But despite the fact Reuters has access to an incredible number of resources, including people and technology across the world, it always pays “careful consideration to the tone and subject matter as expressed through the design of the story.”
Lesson #4: The best stories always put people at the centre of the narrative. From natural or unexpected disasters to the effects of climate change, audiences gravitate towards commonality.
Over the past year, Ashley Kirk has played a part in over 100 data-led stories for the Telegraph, helping to transform how it communicates to an engaged audience of subscribers as well as the wider community. She has also helped deliver a new subscription strategy using data journalism methods to help guarantee sustainable funding.
“With The Telegraph’s new subscriptions strategy, data journalism proved essential in providing highly personalised, quality online journalism that would persuade people to join our community,” said Ashley.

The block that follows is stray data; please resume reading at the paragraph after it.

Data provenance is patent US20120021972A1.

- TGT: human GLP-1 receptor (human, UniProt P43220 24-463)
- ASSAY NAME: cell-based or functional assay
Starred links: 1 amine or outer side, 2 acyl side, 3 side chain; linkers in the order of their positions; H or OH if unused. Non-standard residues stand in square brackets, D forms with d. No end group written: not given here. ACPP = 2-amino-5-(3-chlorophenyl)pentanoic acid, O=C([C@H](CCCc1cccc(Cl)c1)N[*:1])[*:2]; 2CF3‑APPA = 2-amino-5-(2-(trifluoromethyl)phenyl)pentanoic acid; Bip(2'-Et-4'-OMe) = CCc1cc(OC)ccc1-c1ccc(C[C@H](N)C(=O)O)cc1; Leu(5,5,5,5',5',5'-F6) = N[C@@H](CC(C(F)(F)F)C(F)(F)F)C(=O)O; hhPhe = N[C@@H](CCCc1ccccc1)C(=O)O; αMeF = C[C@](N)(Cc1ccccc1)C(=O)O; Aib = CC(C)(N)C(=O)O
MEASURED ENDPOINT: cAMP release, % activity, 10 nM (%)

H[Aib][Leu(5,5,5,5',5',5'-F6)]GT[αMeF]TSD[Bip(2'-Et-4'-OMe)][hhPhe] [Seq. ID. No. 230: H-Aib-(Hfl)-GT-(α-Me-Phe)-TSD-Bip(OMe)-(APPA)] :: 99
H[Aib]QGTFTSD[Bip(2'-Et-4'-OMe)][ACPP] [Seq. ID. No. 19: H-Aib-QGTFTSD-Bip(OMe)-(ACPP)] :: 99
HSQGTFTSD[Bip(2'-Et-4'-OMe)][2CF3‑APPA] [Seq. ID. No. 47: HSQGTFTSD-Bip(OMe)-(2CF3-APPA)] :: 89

“Through interactive tools which personalise stories based on a reader’s demographic or geographic details, I have been able to contribute to plans to retain and strengthen our core audience of subscribers by using data visualisation that engage them on an individual, personal basis.”
Some of Ashley’s biggest breakthroughs include freedom of information requests that revealed how every British police force have experienced increased response times in the last three years and an interactive game for the World Cup which allowed allowed readers to pick what they believed were the most important factors in deciding a football match.
Lesson #5: The sky’s the limit. Regardless of the story you’re telling, the sheer scale of readily available data means that multiple narrative threads can be pulled for the most captivating and convincing copy.